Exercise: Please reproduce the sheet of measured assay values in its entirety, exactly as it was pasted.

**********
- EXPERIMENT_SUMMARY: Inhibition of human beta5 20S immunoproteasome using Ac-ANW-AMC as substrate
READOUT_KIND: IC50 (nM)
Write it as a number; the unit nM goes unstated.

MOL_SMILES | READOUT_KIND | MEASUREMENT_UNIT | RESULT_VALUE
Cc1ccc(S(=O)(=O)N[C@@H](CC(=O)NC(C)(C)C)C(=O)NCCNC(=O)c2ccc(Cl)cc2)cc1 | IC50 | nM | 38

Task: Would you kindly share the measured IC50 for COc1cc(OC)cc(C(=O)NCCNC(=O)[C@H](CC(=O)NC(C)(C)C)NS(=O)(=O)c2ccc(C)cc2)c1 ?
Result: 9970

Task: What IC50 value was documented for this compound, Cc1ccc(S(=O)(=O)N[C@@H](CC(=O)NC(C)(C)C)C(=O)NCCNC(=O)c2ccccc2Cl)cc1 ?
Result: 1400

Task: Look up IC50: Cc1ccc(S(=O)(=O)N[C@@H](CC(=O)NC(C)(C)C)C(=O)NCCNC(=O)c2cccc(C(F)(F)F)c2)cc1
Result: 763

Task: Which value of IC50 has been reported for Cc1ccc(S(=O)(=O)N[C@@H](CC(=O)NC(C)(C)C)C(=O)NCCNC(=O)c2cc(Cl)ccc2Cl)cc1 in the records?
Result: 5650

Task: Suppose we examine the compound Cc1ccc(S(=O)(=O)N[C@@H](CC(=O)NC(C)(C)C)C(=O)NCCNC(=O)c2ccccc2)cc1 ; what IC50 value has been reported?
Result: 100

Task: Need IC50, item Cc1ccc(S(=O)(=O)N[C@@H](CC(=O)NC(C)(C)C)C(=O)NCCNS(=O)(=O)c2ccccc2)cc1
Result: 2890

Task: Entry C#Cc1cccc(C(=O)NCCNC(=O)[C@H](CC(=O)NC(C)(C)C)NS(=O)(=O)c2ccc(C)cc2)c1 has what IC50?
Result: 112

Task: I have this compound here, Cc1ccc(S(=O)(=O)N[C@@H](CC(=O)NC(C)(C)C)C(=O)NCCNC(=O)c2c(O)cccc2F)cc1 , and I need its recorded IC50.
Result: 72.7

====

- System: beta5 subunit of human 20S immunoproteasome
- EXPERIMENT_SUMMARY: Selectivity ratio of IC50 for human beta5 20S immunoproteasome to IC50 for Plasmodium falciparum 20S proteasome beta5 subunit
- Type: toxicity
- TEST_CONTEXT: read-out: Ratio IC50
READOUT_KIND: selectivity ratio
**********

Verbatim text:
- EXPERIMENT_SUMMARY: Inhibition of human beta5 20S immunoproteasome using Ac-ANW-AMC as substrate
READOUT_KIND: IC50 (nM)
Write it as a number; the unit nM goes unstated.

MOL_SMILES | READOUT_KIND | MEASUREMENT_UNIT | RESULT_VALUE
Cc1ccc(S(=O)(=O)N[C@@H](CC(=O)NC(C)(C)C)C(=O)NCCNC(=O)c2ccc(Cl)cc2)cc1 | IC50 | nM | 38

Task: Would you kindly share the measured IC50 for COc1cc(OC)cc(C(=O)NCCNC(=O)[C@H](CC(=O)NC(C)(C)C)NS(=O)(=O)c2ccc(C)cc2)c1 ?
Result: 9970

Task: What IC50 value was documented for this compound, Cc1ccc(S(=O)(=O)N[C@@H](CC(=O)NC(C)(C)C)C(=O)NCCNC(=O)c2ccccc2Cl)cc1 ?
Result: 1400

Task: Look up IC50: Cc1ccc(S(=O)(=O)N[C@@H](CC(=O)NC(C)(C)C)C(=O)NCCNC(=O)c2cccc(C(F)(F)F)c2)cc1
Result: 763

Task: Which value of IC50 has been reported for Cc1ccc(S(=O)(=O)N[C@@H](CC(=O)NC(C)(C)C)C(=O)NCCNC(=O)c2cc(Cl)ccc2Cl)cc1 in the records?
Result: 5650

Task: Suppose we examine the compound Cc1ccc(S(=O)(=O)N[C@@H](CC(=O)NC(C)(C)C)C(=O)NCCNC(=O)c2ccccc2)cc1 ; what IC50 value has been reported?
Result: 100

Task: Need IC50, item Cc1ccc(S(=O)(=O)N[C@@H](CC(=O)NC(C)(C)C)C(=O)NCCNS(=O)(=O)c2ccccc2)cc1
Result: 2890

Task: Entry C#Cc1cccc(C(=O)NCCNC(=O)[C@H](CC(=O)NC(C)(C)C)NS(=O)(=O)c2ccc(C)cc2)c1 has what IC50?
Result: 112

Task: I have this compound here, Cc1ccc(S(=O)(=O)N[C@@H](CC(=O)NC(C)(C)C)C(=O)NCCNC(=O)c2c(O)cccc2F)cc1 , and I need its recorded IC50.
Result: 72.7

====

- System: beta5 subunit of human 20S immunoproteasome
- EXPERIMENT_SUMMARY: Selectivity ratio of IC50 for human beta5 20S immunoproteasome to IC50 for Plasmodium falciparum 20S proteasome beta5 subunit
- Type: toxicity
- TEST_CONTEXT: read-out: Ratio IC50
READOUT_KIND: selectivity ratio